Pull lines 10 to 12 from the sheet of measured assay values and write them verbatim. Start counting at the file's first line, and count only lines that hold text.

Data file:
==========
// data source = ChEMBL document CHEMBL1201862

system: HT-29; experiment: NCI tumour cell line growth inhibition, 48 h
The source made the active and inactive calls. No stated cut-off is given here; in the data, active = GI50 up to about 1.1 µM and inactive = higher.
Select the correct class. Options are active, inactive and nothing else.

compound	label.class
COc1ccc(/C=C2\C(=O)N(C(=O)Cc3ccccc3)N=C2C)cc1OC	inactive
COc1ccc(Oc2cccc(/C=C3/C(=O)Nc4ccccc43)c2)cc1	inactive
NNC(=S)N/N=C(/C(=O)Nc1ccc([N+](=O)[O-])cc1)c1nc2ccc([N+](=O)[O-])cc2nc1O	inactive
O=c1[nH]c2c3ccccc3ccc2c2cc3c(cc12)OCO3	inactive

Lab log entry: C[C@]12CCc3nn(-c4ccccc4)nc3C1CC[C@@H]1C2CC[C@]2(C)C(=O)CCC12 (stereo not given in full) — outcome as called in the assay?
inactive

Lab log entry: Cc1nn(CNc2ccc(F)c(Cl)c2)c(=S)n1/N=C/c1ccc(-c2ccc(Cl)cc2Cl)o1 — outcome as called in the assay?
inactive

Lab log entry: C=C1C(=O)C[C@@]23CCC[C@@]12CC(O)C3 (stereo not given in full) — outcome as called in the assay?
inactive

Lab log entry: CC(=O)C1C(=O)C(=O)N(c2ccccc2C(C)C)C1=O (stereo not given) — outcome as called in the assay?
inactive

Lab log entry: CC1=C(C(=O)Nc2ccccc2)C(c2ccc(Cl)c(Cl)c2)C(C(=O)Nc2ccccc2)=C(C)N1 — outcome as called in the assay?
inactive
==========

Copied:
Lab log entry: C[C@]12CCc3nn(-c4ccccc4)nc3C1CC[C@@H]1C2CC[C@]2(C)C(=O)CCC12 (stereo not given in full) — outcome as called in the assay?
inactive

Lab log entry: Cc1nn(CNc2ccc(F)c(Cl)c2)c(=S)n1/N=C/c1ccc(-c2ccc(Cl)cc2Cl)o1 — outcome as called in the assay?